What to Do If You Are Behind on Your Reading Challenge

reading challenge goalReading challenges like Goodreads Reading Challenge have encouraged many people to set aside more time for something they love–reading. It’s fun to see the numbers add up, especially if you are on, or ahead of pace to meet your reading goal.

But what if you are not? You wanted to read a book a week, 52 in total and here it is, November, and you have read 20. What do you do? Here are some thoughts, facetious and otherwise.

  1. Read and count lots of children’s books. Many for younger readers are very short, and each counts as a book. You could probably binge over a weekend and reach your goal.
  2. Go on an extended reading binge for the rest of the year. Still choose relatively short, page-turners to read. At this point (November 12) you have just over six weeks. Five books a week will do get you there.
  3. Count audiobooks and listen to them while driving, working out, whenever you can.
  4. Re-define “read.” You could just skim these books, read the first sentence of each paragraph and get a sense of this.

I’ll be honest, none of this sounds like any fun, except for maybe the children’s books. Mostly, it feels pretty driven and kind of defeats the purpose of reading, which is enjoyment that grows our minds and view of the world.

I suspect that a better tack might be to look at what has hampered your reading. It might be that life has happened in a big way–an illness, a new job, a break up, or even a marriage, or a new baby. It’s probably best to forget the goals, and live in the change you are in, and be the person you hope to become amid it, which may take work. Start reading when the bandwidth and desire are there. If your are a reader, let me assure you, it’s lurking in there, just waiting for a chance to come out.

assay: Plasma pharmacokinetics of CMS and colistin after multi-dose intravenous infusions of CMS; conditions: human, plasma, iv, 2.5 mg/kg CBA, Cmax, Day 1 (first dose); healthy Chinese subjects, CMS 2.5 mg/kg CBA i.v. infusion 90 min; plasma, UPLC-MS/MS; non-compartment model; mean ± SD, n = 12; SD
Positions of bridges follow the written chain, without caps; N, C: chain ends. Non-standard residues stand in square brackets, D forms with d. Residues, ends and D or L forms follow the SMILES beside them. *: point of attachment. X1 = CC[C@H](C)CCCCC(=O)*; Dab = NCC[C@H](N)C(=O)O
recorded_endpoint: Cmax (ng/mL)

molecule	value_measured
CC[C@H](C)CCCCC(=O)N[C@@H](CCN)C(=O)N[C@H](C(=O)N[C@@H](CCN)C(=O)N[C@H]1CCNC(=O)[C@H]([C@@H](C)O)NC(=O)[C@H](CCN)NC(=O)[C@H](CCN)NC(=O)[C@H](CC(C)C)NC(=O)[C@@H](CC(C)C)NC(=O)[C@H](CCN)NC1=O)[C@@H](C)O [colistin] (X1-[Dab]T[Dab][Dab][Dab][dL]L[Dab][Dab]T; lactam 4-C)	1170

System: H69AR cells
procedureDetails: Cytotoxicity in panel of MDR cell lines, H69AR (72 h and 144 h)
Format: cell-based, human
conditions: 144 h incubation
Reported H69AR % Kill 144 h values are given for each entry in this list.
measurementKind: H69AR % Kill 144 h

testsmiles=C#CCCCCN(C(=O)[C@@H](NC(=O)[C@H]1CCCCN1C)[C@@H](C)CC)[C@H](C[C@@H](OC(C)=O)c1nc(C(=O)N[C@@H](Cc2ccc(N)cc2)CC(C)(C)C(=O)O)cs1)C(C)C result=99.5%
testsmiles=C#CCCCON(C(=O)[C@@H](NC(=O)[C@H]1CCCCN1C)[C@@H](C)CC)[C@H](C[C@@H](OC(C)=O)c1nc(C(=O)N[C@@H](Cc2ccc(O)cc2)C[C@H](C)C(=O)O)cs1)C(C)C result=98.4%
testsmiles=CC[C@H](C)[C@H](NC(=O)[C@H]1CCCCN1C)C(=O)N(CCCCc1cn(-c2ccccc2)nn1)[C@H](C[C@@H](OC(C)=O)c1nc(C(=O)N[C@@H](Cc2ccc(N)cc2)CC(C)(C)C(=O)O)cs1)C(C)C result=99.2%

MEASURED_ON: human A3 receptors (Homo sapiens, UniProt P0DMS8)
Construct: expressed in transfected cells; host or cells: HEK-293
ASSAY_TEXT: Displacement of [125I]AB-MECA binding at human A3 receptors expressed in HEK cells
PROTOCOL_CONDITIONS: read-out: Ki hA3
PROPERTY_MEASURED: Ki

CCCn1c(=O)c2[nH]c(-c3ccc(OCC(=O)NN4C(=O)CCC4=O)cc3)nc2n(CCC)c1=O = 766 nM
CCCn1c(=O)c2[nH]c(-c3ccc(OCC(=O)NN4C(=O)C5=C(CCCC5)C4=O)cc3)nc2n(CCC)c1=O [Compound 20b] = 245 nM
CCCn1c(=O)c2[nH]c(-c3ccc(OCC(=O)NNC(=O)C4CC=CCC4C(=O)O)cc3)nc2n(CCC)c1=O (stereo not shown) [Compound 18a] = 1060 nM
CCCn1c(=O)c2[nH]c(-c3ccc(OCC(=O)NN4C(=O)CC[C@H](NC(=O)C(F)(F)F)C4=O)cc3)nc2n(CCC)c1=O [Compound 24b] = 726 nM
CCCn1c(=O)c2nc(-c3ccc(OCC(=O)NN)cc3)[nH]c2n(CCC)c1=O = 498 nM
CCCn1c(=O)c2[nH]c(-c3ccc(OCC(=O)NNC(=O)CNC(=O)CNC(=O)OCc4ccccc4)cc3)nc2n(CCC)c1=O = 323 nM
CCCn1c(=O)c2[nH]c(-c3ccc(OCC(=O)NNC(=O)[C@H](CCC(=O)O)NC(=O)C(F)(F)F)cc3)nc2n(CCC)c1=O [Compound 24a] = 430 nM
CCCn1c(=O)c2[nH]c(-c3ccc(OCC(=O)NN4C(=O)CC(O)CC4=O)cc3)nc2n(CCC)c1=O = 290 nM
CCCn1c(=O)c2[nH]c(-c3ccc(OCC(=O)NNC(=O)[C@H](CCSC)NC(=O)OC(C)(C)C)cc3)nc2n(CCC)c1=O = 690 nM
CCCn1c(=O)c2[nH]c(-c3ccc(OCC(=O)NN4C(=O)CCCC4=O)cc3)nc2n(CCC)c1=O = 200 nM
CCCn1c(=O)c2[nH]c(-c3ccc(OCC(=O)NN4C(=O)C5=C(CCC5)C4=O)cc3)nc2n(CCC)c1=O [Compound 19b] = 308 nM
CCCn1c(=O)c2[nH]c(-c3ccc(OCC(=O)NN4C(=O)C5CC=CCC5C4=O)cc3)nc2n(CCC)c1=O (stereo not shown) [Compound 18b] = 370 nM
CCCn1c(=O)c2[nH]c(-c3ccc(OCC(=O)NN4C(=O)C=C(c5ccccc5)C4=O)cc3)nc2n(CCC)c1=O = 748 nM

A few thoughts for the rest of us who just need to recalibrate our reading goals:

  1. Unless you are close, ditch the goal for the year. You made the goal. You are allowed to change it or set it aside.
  2. Goodreads actually allows you to change the goal. If reaching a goal means something to you, set a goal that is reasonable to reach at this point–perhaps your current total plus two. That will get you started. You might even exceed your goal. Won’t that feel good.
  3. Figure out when you will read. Fifteen minutes a day allows you to read 15 books of average size a year. That should allow you to read at least two books before the year ends. The minute a day of reading per books you want to read each year is a good rule of thumb for setting goals. If you are able to read an hour a day, then you have a chance of making that 52 book goal next year.
  4. Make reading a reward for something, and reward yourself in your favorite chair accompanied by your favorite drink. This isn’t study hall!
  5. Start with books in a genre or on a subject you enjoy, if you are getting back into the groove. That may not be War and Peace, as much as you think you should read it! Pick that up during a year when you are ahead of the pace needed to reach your goal, or after your reach your goal.

Unless you are a student or are doing work related reading, you probably just read for your own personal amusement and enrichment. If reading goals help you be more intentional in pursuing what amuses and enriches you–great! But if the goal is making you miserable, then you either need to get a better goal or just be someone who enjoys reading without goals. Maybe just keeping a tally of the books you’ve read is all you need.

Happy reading, goals or not!

 

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